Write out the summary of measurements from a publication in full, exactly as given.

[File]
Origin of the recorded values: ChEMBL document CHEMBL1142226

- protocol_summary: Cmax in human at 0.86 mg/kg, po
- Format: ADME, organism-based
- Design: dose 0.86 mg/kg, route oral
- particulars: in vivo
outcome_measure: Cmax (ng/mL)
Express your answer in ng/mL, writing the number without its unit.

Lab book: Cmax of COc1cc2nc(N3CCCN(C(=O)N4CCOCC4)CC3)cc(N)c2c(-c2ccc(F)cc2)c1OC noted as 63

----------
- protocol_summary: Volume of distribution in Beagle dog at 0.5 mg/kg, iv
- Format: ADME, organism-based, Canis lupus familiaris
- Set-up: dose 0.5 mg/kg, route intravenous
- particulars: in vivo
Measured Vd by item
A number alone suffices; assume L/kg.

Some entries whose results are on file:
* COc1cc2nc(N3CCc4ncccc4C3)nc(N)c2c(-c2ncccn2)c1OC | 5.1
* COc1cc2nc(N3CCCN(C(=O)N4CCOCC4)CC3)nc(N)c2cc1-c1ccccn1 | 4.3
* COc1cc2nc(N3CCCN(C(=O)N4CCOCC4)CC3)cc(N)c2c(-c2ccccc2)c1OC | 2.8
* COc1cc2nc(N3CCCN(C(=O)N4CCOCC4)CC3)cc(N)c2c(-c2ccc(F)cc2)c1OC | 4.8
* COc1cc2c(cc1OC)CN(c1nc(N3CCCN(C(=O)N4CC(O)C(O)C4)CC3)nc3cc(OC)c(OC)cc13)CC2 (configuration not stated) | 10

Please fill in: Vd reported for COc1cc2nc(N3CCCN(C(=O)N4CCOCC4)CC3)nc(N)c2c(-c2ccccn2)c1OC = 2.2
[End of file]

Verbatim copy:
Origin of the recorded values: ChEMBL document CHEMBL1142226

- protocol_summary: Cmax in human at 0.86 mg/kg, po
- Format: ADME, organism-based
- Design: dose 0.86 mg/kg, route oral
- particulars: in vivo
outcome_measure: Cmax (ng/mL)
Express your answer in ng/mL, writing the number without its unit.

Lab book: Cmax of COc1cc2nc(N3CCCN(C(=O)N4CCOCC4)CC3)cc(N)c2c(-c2ccc(F)cc2)c1OC noted as 63

----------
- protocol_summary: Volume of distribution in Beagle dog at 0.5 mg/kg, iv
- Format: ADME, organism-based, Canis lupus familiaris
- Set-up: dose 0.5 mg/kg, route intravenous
- particulars: in vivo
Measured Vd by item
A number alone suffices; assume L/kg.

Some entries whose results are on file:
* COc1cc2nc(N3CCc4ncccc4C3)nc(N)c2c(-c2ncccn2)c1OC | 5.1
* COc1cc2nc(N3CCCN(C(=O)N4CCOCC4)CC3)nc(N)c2cc1-c1ccccn1 | 4.3
* COc1cc2nc(N3CCCN(C(=O)N4CCOCC4)CC3)cc(N)c2c(-c2ccccc2)c1OC | 2.8
* COc1cc2nc(N3CCCN(C(=O)N4CCOCC4)CC3)cc(N)c2c(-c2ccc(F)cc2)c1OC | 4.8
* COc1cc2c(cc1OC)CN(c1nc(N3CCCN(C(=O)N4CC(O)C(O)C4)CC3)nc3cc(OC)c(OC)cc13)CC2 (configuration not stated) | 10

Please fill in: Vd reported for COc1cc2nc(N3CCCN(C(=O)N4CCOCC4)CC3)nc(N)c2c(-c2ccccn2)c1OC = 2.2